For the walker the remoteness is ripe for exploration and with a lack of roads the old trails and paths have been cleaned to access every viewpoint across the sea to the Greek islands of Symi and Rhodes. The Trail routes through a diversity of terrain with many changes of scenery and magical views round every corner. There are many traditional villages eking a living from the rugged landscape along with coastal villages catering for the demands of tourism. (From: Carian Trail Guidebook)
What’s there NOT to like about this? So, let’s go!
Simplicity and slowness are core components of virtually all the best adventures. Walking is king of both of these. ~Alastair Humphreys
“What do you mean, nobody sells food? We need a meal! We’re hungry,” I gasp.
“Sorry, sorry, only in summer. But I think they have toste (toasted sandwich),” the man hastens to say, pointing at the open-air teahouse, where a waiter is serving Coen Turkish tea as we speak.
What hiker can survive on toasted sandwiches? Not me. Continue reading
It’s Day 3 of waiting out the storm, which hopefully will be our last before we can finally start our 850-km-long hike along the beautiful coast of Southwestern Turkey, called the Carian Trail.
And so, with not much else to do, I figured it would be a good moment to make a hiking gear list of what we will be carrying on the trail.
“Don’t wear leather items like shoes or a belt.”
“Wear clean and ironed clothes. Adinath will see this and you will receive more energy for walking.”
“Chant ‘Adinath-Adinath’ at every step, which will give more energy too.”
“Don’t bring food – take just a bottle of water if you really have to. The only food you are allowed to carry to the top is rice and coconut, to offer in the temples.”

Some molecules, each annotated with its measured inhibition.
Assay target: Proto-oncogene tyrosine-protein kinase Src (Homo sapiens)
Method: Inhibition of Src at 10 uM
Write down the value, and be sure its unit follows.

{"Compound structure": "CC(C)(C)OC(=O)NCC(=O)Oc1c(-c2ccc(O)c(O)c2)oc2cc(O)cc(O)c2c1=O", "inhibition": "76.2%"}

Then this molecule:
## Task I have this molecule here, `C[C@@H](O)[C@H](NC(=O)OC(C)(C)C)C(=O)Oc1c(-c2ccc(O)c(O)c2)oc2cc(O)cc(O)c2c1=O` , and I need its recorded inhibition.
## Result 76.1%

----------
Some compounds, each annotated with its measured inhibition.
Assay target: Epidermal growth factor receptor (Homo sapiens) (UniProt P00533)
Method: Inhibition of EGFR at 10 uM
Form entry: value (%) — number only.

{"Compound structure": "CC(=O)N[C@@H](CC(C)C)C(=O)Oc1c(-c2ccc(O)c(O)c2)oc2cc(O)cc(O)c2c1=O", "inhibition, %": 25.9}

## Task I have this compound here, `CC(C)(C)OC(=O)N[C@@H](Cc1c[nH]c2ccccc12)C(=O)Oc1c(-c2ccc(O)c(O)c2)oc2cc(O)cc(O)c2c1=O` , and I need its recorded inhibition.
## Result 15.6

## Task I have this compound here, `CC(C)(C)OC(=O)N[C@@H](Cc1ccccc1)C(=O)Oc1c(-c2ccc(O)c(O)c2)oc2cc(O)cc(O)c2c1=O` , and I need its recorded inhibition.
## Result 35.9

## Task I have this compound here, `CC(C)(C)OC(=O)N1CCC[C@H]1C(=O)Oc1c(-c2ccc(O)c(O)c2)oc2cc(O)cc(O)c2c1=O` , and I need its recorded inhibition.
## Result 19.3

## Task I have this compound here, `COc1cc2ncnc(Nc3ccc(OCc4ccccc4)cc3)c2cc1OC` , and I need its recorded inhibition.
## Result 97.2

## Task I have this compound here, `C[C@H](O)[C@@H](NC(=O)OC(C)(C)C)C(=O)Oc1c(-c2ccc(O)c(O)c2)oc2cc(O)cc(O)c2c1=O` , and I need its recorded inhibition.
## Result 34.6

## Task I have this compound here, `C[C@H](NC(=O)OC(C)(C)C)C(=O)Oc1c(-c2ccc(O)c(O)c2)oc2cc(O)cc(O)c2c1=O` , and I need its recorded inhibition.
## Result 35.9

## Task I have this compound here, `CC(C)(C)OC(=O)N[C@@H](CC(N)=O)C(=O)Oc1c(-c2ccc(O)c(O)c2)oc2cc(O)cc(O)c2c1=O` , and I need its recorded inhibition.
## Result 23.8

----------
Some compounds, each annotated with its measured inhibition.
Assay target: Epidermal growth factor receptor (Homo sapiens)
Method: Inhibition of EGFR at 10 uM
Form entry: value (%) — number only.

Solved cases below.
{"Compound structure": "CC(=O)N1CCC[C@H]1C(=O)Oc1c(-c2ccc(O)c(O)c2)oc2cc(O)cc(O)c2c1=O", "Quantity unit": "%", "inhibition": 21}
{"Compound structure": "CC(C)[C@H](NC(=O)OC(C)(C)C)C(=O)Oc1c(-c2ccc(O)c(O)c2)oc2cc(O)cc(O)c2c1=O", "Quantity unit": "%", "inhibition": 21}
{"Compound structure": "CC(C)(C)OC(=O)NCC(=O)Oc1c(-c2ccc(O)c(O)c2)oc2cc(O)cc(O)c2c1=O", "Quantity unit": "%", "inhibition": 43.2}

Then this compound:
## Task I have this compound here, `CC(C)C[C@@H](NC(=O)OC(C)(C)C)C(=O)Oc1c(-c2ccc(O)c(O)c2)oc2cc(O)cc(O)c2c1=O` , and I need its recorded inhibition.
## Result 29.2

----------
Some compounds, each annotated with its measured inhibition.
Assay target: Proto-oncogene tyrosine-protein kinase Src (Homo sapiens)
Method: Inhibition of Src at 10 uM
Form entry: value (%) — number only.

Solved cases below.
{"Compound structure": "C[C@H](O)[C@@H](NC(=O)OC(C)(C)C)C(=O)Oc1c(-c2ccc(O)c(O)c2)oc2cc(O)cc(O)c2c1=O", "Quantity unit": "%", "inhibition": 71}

“Oh, and don’t forget to greet the other pilgrims with Jai Jinendrah!” Continue reading
Running through a town? What kind of way of exploring a place is that, you may ask. Did I get to see anything at all? Yes, I did. In fact, running was exactly what made my visit to the colonial town of Goiás Velha memorable. Continue reading
The goal of our Hindu pilgrimage is almost in sight: an ice stalagmite. A holy one, mind you. I flop down on an ice-cold stone and vigorously rub my feet that have turned blue and lost all feeling after I climbed stone steps without number in subzero temperatures. Barefoot, that is. Continue reading
A thick black blanket steadily moved eastwards, threatening to block out daylight and announcing an impending storm. I took short gulps of air, exhausted from having legged it uphill to the 4000-foot John Gardner Pass. Instead of a postcard image of a snow-white glacier against a cobalt blue sky the weather gods presented me with a blurred world of grey with just enough light penetrating to vaguely see Southern Patagonia’s eerily blue, crevassed ice field and a couple of snow-covered peaks in the distance. Continue reading
From the bridge I could see them for the first time: the famous Inca ruins of Machu Picchu. This was the site that had been on my one-day-must-see list since childhood and finally I was going there. I was so excited! Continue reading